From fair to middling, passable; tolerable. [Colloq.]

   The fair sex, the female sex.

   Syn: Candid; open; frank; ingenuous; clear; honest;
        equitable; impartial; reasonable. See Candid.
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From The Collaborative International Dictionary of English v.0.48:

Fair \Fair\, n.
   1. Fairness, beauty. [Obs.] --Shak.
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   2. A fair woman; a sweetheart.
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            I have found out a gift for my fair.  --Shenstone.
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   3. Good fortune; good luck.
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            Now fair befall thee !                --Shak.
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   The fair, anything beautiful; women, collectively. "For
      slander's mark was ever yet the fair." --Shak.
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From The Collaborative International Dictionary of English v.0.48:

Fair \Fair\, v. t.
   1. To make fair or beautiful. [Obs.]
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            Fairing the foul.                     --Shak.
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   2. (Shipbuilding) To make smooth and flowing, as a vessel's
      lines.
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From The Collaborative International Dictionary of English v.0.48:

Fair \Fair\, n. [OE. feire, OF. feire, F. foire, fr. L. fariae,
   pl., days of rest, holidays, festivals, akin to festus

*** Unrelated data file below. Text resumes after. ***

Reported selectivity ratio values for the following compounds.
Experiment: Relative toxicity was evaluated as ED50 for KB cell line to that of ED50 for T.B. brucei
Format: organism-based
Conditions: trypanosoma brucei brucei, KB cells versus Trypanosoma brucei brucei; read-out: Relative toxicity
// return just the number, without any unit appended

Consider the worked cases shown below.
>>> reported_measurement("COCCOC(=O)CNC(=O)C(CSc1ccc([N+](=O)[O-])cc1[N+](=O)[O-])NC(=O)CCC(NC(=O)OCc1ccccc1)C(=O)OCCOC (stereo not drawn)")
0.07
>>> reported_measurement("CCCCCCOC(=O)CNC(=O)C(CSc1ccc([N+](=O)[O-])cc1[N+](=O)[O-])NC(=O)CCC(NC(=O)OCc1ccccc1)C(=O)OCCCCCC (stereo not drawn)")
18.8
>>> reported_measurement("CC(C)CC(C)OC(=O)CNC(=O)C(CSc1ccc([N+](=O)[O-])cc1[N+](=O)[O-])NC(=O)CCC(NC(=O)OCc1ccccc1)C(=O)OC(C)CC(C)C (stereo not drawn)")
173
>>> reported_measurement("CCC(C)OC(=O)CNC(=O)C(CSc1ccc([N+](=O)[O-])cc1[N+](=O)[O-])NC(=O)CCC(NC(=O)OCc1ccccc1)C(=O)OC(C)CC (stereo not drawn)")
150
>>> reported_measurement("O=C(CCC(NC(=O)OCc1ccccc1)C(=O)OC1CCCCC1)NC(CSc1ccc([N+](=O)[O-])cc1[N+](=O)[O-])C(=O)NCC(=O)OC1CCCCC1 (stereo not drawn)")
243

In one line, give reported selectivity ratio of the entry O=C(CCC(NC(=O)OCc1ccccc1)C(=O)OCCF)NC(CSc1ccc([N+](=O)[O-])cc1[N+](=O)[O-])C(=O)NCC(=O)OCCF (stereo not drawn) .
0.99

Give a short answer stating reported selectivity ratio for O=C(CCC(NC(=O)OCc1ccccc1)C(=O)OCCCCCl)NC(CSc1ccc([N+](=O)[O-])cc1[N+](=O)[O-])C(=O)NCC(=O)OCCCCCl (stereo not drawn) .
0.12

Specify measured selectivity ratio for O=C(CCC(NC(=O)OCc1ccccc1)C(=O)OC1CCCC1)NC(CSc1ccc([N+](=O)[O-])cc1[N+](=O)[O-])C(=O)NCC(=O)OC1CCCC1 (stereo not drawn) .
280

festal. See Feast.]
   1. A gathering of buyers and sellers, assembled at a
      particular place with their merchandise at a stated or
      regular season, or by special appointment, for trade.
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   2. A festival, and sale of fancy articles. erc., usually for
      some charitable object; as, a Grand Army fair; a church
      fair.
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   3. A competitive exhibition of wares, farm products, etc.,
      not primarily for purposes of sale; as, the Mechanics'
      fair; an agricultural fair.
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   4. an exhibition by a number of organizations, including
      governmental organizations, for the purpose of acquainting
      people with such organizations or their members, not
      primarily for commercial purposes; as, the 1939 World's
      Fair.
      [PJC]

            Meet me in St. Louis, Louis
            Meet me at the fair
            Don't tell me the lights are shining
            Anyplace but there.                   --Song (1904:
                                                  words by
                                                  Andrew B.
                                                  Sterling,
                                                  music by Kerry
                                                  Mills,
                                                  popularized by
                                                  Billy Murray.
                                                  Prominent in
                                                  the movie
                                                  "Meet Me In
                                                  St. Louis",
                                                  1944)
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   After the fair, Too late. [Colloq.]
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From The Collaborative International Dictionary of English v.0.48:

Fair \Fair\, adv.
   Clearly; openly; frankly; civilly; honestly; favorably;
   auspiciously; agreeably.
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   Fair and square, justly; honestly; equitably; impartially.
      [Colloq.]

   To bid fair. See under Bid.

   To speak fair, to address with courtesy and frankness.
      [Archaic]